This is what the Boy Scouts of America organization calls its “Oath (or Promise)”:
On my honor I will do my best
To do my duty to God and my country
and to obey the Scout Law;
To help other people at all times;
To keep myself physically strong,
mentally awake, and morally straight.
When 61 percent of the approximately 1,400 members of the group’s National Council voted Thursday to assert that “morally straight” didn’t mean not being gay, it was a big step forward into the 21st century for Scouting.
The “Scout Law” says “A Scout is trustworthy, loyal, helpful, friendly, courteous, kind, obedient, cheerful, thrifty, brave, clean and reverent.”
The policy change, which takes effect Jan. 1, means that a young man can have all of those qualities … and be gay, too.
Unfortunately, the Scouts have decided to keep in place their refusal to allow adult gays be involved in leadership positions. What that does is support the ridiculous and scurrilous contention that to be gay is also to be a pedophile.
James Dale, 42, of New Jersey, sued the Boy Scouts in 1990 after he lost his position as an assistant scoutmaster because he is gay. The Supreme Court ruled, 5-4, that the Boy Scouts could ban gays from the organization.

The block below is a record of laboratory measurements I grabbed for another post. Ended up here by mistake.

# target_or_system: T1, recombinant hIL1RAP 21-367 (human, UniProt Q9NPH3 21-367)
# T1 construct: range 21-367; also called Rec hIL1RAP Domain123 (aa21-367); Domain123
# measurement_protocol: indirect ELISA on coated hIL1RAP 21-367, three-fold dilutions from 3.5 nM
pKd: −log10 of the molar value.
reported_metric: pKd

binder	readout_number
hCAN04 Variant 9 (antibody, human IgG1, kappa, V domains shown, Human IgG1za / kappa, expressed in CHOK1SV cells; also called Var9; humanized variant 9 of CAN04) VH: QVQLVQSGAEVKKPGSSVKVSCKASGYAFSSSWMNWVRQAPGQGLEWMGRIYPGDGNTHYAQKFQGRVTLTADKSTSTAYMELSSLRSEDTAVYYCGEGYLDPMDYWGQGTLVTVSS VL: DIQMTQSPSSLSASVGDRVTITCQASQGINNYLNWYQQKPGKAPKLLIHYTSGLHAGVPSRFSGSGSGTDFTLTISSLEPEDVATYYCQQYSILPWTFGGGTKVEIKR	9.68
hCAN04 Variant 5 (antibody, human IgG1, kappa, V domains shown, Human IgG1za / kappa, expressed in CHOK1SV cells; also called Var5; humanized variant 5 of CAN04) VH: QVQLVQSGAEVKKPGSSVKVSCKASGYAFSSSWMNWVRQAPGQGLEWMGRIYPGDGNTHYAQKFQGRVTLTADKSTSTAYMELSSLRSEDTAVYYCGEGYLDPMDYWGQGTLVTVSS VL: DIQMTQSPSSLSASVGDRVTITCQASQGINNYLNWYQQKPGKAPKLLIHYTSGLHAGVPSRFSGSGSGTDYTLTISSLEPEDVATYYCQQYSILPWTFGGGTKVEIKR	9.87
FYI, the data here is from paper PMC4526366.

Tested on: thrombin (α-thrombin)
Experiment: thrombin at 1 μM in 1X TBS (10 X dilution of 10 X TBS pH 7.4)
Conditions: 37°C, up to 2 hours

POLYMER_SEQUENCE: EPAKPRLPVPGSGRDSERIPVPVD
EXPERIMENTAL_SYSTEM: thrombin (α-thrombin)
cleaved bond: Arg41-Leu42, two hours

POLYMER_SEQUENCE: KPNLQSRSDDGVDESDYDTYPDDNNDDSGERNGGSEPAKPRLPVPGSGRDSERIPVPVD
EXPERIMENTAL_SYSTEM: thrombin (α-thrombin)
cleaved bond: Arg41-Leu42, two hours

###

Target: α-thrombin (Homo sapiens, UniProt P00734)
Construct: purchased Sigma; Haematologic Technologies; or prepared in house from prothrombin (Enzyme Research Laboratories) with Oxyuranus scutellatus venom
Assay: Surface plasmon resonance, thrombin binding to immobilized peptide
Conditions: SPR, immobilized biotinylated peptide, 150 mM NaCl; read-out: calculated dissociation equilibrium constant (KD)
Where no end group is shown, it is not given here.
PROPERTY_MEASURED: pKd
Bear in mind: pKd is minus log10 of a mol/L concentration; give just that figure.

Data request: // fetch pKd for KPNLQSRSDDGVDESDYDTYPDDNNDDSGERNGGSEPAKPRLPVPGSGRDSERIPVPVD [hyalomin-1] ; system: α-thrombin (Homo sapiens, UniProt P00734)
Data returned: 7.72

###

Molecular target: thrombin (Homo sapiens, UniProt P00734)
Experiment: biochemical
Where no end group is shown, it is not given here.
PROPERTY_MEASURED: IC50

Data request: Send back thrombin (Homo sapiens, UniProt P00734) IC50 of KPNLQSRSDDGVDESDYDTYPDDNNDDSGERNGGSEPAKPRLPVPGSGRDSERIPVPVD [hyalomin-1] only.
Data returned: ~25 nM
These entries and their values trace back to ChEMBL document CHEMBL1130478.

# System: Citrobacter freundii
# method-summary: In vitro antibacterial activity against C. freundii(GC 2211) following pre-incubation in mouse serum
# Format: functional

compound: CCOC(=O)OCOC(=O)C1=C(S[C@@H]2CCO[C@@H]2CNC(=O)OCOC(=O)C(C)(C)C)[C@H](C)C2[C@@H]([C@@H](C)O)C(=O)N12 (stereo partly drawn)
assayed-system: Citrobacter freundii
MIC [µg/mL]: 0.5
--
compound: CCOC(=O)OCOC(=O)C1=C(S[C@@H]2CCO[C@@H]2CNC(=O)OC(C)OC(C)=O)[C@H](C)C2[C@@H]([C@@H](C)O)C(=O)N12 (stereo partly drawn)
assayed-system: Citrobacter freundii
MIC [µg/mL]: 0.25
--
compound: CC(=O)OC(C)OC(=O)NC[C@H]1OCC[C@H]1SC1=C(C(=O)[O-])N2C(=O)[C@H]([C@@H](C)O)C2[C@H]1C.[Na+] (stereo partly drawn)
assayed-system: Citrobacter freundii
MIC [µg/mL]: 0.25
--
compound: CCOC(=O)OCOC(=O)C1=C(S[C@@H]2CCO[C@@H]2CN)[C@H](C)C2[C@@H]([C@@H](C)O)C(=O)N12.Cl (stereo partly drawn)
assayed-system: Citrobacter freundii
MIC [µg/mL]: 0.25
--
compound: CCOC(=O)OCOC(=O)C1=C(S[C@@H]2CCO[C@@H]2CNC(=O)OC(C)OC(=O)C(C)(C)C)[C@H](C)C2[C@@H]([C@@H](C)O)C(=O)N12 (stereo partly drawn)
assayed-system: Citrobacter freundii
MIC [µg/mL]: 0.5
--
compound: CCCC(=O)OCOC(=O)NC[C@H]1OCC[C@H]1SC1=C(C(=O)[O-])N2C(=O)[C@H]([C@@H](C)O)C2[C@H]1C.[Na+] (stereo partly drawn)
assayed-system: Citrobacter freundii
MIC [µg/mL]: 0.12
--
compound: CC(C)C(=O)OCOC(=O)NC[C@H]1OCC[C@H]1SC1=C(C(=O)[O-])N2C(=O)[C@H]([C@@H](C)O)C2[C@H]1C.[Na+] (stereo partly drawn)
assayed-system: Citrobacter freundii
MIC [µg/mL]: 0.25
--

So, the law of the land says it’s legal. But that does not make it right.
“It sends a very convoluted, mixed message to gay kids,” Dale said to The Star-Ledger about Thursday’s vote. “It says that being gay is a youthful indiscretion, and that there’s no future for you.”
One thing to keep in mind is that Scouts having sex of any kind — heterosexual or homosexual — is not allowed.
To discriminate against anyone for their sexual orientation is anything but “morally straight.” Yet, in the wake of the vote, OnMyHonor.Net and some other anti-gay groups plan to meet in Louisville, Ky., in June to create “a new character development organization for boys.”
Texas Gov. Rick Perry, a former Boy Scout and a Republican candidate for president in 2012, issued a statement after the vote.
“The Boys Scouts of America has been built upon the values of faith and family for more than 100 years and today’s decision contradicts generations of tradition in the name of political correctness,” Perry said. “While I will always cherish my time as a Scout and the life lessons I learned, I am greatly disappointed with this decision.”
Obviously absent from Perry’s life lessons were tolerance and lack of prejudice. We applaud the Scouts for taking one big step, and urge them to take another and allow gay adults to be leaders in the organization.